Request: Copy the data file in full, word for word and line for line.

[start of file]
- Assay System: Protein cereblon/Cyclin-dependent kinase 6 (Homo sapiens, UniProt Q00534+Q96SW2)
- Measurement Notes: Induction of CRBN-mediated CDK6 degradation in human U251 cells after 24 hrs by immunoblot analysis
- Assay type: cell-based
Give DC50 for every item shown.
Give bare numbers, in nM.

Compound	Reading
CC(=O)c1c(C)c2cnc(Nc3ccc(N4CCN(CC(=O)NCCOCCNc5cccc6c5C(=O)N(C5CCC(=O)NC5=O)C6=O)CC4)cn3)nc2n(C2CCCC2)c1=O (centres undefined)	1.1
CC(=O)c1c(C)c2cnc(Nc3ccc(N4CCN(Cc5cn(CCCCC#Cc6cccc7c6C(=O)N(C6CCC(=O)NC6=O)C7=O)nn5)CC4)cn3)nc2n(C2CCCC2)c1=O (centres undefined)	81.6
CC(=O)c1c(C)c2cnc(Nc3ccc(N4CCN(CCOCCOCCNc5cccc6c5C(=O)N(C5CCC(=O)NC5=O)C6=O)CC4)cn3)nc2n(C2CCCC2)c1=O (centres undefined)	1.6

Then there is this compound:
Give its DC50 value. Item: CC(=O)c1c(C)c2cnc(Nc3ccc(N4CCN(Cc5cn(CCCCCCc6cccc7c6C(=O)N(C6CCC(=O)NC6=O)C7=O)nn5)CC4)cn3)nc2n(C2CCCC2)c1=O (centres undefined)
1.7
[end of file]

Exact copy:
- Assay System: Protein cereblon/Cyclin-dependent kinase 6 (Homo sapiens, UniProt Q00534+Q96SW2)
- Measurement Notes: Induction of CRBN-mediated CDK6 degradation in human U251 cells after 24 hrs by immunoblot analysis
- Assay type: cell-based
Give DC50 for every item shown.
Give bare numbers, in nM.

Compound	Reading
CC(=O)c1c(C)c2cnc(Nc3ccc(N4CCN(CC(=O)NCCOCCNc5cccc6c5C(=O)N(C5CCC(=O)NC5=O)C6=O)CC4)cn3)nc2n(C2CCCC2)c1=O (centres undefined)	1.1
CC(=O)c1c(C)c2cnc(Nc3ccc(N4CCN(Cc5cn(CCCCC#Cc6cccc7c6C(=O)N(C6CCC(=O)NC6=O)C7=O)nn5)CC4)cn3)nc2n(C2CCCC2)c1=O (centres undefined)	81.6
CC(=O)c1c(C)c2cnc(Nc3ccc(N4CCN(CCOCCOCCNc5cccc6c5C(=O)N(C5CCC(=O)NC5=O)C6=O)CC4)cn3)nc2n(C2CCCC2)c1=O (centres undefined)	1.6

Then there is this compound:
Give its DC50 value. Item: CC(=O)c1c(C)c2cnc(Nc3ccc(N4CCN(Cc5cn(CCCCCCc6cccc7c6C(=O)N(C6CCC(=O)NC6=O)C7=O)nn5)CC4)cn3)nc2n(C2CCCC2)c1=O (centres undefined)
1.7